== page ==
The geopolitics of Gas: The battle of Arakan
Arakan is no stranger to foreign exploitation of its natural resources. Under British colonial rule, foreign investors in the late 19 th century bought the rights to explore and produce oil in Arakan. Although less than in the prosperous Yenangyaung fields in central Burma, the Ramree and Baronga Islands literally had, and still has, oil seeping out of its ground.
After a 100 year lull, investors have in the last year once again started queuing for Arakan resources, this time targeting gas reserves. In a world of high oil prices, India and China is among the leading countries in Asia and the world with strategies to increase the usage of natural gas. Both are now on a world wide shopping spree that even includes several competing exploration interests in Africa.
Although South Korean Daewoo initiated exploration in Arakan by buying 100% of the exploration rights in the A-1 field in 2000. Indian government companies have since late 2001 purchased stakes in Production Sharing Contracts (PSC) Blocks A-1 and A-3.
China has only in the last year acted on the strategic importance of Arakan, but have made up for lost ground by signing a series of onshore and offshore PSCs since September 2004. Since then, Chinese companies have bought exploration rights to seven blocks covering an area of over 37,000 square miles (24 million acres), larger than the combined area of Arakan, Chin, Karenni and Mon states. (a)
A consortium of two Chinese and one Singaporean companies in October secured rights to oil and gas exploration in Block M in Kyaukphyu Township. The consortium includes The China National Offshore Oil Company (CNOOC) Myanmar Ltd of China, China Huanqiu Contracting and Engineering Corporation and Golden Aaron Pte. Ltd of Singapore. (b) Considered even higher potential, the same consortium in December 2004 bought the exploration rights for the A-4 block off the Arakan coast as well as the M-10 Block off Burma’s south eastern coast.(c)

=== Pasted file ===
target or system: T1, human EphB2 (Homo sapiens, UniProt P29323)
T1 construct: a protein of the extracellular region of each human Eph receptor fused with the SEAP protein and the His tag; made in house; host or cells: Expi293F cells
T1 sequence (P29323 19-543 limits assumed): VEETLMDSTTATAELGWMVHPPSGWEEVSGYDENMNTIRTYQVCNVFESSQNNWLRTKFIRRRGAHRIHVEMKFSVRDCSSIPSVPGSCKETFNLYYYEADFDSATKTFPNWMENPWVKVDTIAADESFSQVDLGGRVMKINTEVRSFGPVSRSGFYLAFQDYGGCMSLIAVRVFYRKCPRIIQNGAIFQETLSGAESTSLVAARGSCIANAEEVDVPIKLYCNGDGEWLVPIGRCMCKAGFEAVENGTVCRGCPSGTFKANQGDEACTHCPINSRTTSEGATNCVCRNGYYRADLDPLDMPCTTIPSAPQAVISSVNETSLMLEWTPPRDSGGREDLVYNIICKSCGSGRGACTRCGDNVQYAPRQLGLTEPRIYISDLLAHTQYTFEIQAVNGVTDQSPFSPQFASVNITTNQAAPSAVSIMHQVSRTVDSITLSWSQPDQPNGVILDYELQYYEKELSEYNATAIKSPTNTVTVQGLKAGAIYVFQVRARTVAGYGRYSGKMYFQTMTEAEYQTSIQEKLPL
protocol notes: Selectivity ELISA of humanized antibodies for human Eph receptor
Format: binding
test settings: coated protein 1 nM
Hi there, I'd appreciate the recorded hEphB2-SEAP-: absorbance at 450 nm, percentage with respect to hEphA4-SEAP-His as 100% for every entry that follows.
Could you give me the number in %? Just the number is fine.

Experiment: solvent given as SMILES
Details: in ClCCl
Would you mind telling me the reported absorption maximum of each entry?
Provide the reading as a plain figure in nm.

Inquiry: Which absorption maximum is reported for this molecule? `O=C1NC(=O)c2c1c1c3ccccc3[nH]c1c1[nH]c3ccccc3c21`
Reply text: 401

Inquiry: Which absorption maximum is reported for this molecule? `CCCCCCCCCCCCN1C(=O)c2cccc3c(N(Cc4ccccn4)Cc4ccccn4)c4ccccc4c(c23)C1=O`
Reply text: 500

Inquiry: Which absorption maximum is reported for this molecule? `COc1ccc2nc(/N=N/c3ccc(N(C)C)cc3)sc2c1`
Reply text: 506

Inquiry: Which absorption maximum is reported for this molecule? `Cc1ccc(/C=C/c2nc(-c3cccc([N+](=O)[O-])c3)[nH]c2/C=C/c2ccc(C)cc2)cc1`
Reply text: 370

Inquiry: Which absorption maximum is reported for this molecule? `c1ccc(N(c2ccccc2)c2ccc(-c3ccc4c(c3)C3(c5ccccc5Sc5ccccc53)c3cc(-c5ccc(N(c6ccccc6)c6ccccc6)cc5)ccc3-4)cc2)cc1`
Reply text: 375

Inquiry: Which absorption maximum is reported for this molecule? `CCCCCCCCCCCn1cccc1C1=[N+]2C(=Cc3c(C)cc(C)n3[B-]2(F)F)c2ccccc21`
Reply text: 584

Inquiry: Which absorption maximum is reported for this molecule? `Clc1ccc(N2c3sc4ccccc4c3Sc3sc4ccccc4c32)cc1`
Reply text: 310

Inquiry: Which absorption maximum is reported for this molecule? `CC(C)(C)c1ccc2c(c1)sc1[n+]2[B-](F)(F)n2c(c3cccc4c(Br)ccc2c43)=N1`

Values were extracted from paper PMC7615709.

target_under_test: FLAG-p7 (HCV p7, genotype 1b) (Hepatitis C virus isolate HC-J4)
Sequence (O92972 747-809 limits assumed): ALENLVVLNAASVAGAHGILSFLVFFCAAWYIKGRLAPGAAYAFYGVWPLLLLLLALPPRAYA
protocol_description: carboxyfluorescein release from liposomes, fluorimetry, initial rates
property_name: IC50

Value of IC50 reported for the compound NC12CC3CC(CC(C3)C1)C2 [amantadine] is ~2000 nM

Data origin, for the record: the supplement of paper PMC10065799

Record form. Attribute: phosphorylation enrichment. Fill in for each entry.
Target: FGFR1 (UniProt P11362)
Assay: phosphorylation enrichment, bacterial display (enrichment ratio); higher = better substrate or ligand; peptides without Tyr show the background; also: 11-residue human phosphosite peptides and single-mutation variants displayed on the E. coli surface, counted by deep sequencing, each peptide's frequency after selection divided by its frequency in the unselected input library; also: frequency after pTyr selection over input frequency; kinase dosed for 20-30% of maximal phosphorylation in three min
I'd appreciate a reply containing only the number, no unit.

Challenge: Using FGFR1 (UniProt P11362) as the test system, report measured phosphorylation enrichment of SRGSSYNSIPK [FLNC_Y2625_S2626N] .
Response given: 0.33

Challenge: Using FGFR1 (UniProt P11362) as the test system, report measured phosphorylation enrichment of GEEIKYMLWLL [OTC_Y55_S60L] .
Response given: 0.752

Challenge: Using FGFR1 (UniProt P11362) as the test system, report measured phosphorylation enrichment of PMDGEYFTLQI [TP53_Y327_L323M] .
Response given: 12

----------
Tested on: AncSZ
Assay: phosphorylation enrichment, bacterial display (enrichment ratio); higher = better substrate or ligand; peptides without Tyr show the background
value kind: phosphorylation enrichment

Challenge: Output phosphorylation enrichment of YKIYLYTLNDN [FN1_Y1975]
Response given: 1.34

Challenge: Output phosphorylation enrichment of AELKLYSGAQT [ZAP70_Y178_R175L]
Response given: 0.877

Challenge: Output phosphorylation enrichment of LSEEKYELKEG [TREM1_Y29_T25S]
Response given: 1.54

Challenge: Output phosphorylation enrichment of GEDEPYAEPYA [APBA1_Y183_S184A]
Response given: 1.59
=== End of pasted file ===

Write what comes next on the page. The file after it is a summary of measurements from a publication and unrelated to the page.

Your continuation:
Then in late January, the same CNOOC-led consortium also purchased PSCs for the Offshore M-2 block south of Arakan as well as onshore blocks C-1 and C-2 in Sagaing Division. (d)
The CNOOC raised more than a few eyebrows when it in recently showed interest in acquiring the US corporation UNOCAL, famed for being dragged down by a lawsuit against its Yadana operations in Burma , on grounds of complicity with the regime’s human rights abuses. (e)
China’s Sinopec (Dian-Qian-Gui Petroleum Exploration Bureau) started the Chinese purchase spree in September 2004 when it purchased oil and gas exploration rights to Block D in Sagaing and Magway Divisions. (f)
In trying to cut time of transport of oil from the Middle East to China, China has also listed the potential of an oil pipeline from Arakan’s capital Sittwe to its western Yunnan Province. (g)
While the military regime has proven to show minimal concern with
international pressure for its blatant human rights abuses and
incarceration of the opposition leader Aung San Suu Kyi, the SPDC is
nursing, and benefiting from, its relations with China and India. A
more unstable mediator between Asia’s super powers, than the SPDC,
would be hard to find.
Stakeholders: Parties with
direct or indirect interest in the processes and outcomes of
this development project.
- The Issues:
four main issues driving the SHWE Gas Movement's
- The Latest
News: Stay abreast of the most recent SHWE Gas
- Take Action:
Learn what you can help stop the ongoing Shwe
Project and help the people of Burma.